The student media organization of California State University Northridge

Daily Sundial

The student media organization of California State University Northridge

Daily Sundial

The student media organization of California State University Northridge

Daily Sundial

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Matadors concentrate on conditioning and drills

New head coach Jason Flowers talks to his team during a practice at the Matadome. Flowers has come up with a new system for the women that consists of effort and speed. Photo Credit: Misael Virgen/ assistant photo editor

Ten minutes before practice, the CSUN women’s basketball team has already taken the court. The players execute a shooting drill as coaches prepare for an intra-squad scrimmage. A photographer snaps player portraits under a basket.

The only thing missing from the activity is head coach Jason Flowers. Yet, from the player’s attitudes to the copy of John Wooden’s “Pyramid of Success” taped to a whiteboard, his presence can be felt everywhere.

“Coach Flowers has a saying, ‘I can’t hear what you’re saying because your actions speak so loudly,’” said senior forward Analee Viena-Lota. “This year, the difference is the intensity of practice every day.”

After finishing with just four wins last season, the Matadors are hoping to rebuild a program projected to finish ninth in the Big West Conference by a survey of media members.

From the first day of practice, new head coach Flowers has emphasized fundamentals and conditioning as keys to success.

“Last year, we would lift twice a week and condition twice,” said Viena-Lota, who finished among the team leaders in rebounds and points scored. “Now, we work on conditioning every day.”

The entire practice is structured to simulate the conditioning needed for a game. Players still work on game-specific drills, but by transitioning quickly between stations, they increase their cardio as well, Viena-Lota said.

That extra energy will be needed to play a new system based on effort and speed. The Matadors will look to play a high-pressure defense that forces turnovers and bad shots. Rebounds will result easy scoring opportunities, led by players such as sophomore guard Janelle Nomura, who was named to the All-Big West Freshman Team in 2009-10, and senior second-year guard Anna Simmons.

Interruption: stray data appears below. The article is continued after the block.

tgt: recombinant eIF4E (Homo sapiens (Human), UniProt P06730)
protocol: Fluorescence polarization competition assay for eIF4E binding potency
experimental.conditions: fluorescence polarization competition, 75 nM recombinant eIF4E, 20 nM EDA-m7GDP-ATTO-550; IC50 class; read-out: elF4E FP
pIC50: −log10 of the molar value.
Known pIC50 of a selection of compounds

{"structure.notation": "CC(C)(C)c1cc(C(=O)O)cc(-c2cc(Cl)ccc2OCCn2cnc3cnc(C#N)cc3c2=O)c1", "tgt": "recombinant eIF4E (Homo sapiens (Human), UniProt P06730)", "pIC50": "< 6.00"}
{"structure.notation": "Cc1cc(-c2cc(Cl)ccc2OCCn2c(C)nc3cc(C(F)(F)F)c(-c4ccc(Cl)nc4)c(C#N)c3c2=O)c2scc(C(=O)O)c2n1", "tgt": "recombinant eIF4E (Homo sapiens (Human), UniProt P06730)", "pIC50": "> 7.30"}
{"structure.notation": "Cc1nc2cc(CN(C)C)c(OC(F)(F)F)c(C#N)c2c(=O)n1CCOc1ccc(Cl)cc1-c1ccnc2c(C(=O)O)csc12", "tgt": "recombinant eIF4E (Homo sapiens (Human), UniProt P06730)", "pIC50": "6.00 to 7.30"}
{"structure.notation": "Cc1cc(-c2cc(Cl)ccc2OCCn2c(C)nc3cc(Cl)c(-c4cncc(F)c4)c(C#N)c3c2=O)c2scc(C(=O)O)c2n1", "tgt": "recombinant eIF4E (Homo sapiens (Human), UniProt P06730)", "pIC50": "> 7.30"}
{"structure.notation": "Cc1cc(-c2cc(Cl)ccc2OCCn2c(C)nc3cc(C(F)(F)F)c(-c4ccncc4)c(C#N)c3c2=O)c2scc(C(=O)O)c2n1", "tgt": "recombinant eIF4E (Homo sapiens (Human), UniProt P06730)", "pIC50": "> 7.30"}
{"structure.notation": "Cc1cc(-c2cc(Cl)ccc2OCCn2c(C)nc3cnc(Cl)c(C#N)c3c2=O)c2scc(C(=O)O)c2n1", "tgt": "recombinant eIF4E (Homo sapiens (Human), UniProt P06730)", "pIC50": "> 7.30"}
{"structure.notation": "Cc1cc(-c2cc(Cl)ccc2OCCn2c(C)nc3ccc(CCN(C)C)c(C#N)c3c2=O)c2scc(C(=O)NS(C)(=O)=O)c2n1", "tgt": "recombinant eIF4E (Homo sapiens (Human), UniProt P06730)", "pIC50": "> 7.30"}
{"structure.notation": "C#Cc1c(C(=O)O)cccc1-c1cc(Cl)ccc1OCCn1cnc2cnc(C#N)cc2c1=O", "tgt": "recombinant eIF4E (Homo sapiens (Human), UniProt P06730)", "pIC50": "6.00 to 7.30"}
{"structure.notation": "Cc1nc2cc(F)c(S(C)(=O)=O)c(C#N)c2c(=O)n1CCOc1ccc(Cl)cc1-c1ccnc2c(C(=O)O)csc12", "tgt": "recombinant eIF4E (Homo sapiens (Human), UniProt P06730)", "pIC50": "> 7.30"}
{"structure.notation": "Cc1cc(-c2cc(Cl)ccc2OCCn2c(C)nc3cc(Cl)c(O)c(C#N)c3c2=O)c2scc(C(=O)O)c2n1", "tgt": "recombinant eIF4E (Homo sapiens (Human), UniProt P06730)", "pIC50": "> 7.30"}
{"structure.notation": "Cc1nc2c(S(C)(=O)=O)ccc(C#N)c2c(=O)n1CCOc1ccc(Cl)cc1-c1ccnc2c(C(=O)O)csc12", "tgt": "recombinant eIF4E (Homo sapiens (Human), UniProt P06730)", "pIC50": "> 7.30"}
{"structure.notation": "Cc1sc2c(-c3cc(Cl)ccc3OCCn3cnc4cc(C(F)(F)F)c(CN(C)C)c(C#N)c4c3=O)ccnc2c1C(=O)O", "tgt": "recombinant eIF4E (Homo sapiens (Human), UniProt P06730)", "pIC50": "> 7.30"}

“I’m really excited because that’s been my game my whole life,” Simmons said. “We’re going to push it up and get defenses off guard so they don’t know what to expect.”

Learning to execute the transition game will be one of the goals for CSUN this season, Viena-Lota said. Last year, the team was paced by junior center Jasmine Erving, who was named to the All-Big West Second Team. The Matadors’ offense was based on setting up plays for front-court players like graduated forward Katrina Thompson and Erving, who led the team in scoring with 13.6 points per game.

“Some players are used to going to a position, not running from rim to rim,” Simmons said.

The new high-tempo style will be more exciting for fans who come to the Matadome, said several players. The Matadors will open the 2010-11 season at home against Pepperdine on Nov. 17 before traveling to Hawai’i for the Jack in the Box Rainbow Wahine Classic.

The hard work in preseason practice will benefit come game time.

“We’re slowly getting used to the demands (of the coaches),” said junior guard Bridgette Conejo. “We know the games will be easier than our practices.”
So far, the players are saying all the right things for a team expecting to improve on last season’s record. But Flowers’ message has reached his players. They know they will be judged on results and effort, not soundbytes.

“Run. Rebound. Defend,” Conejo said. “If we do that, we can compete with anyone for 40 minutes.”

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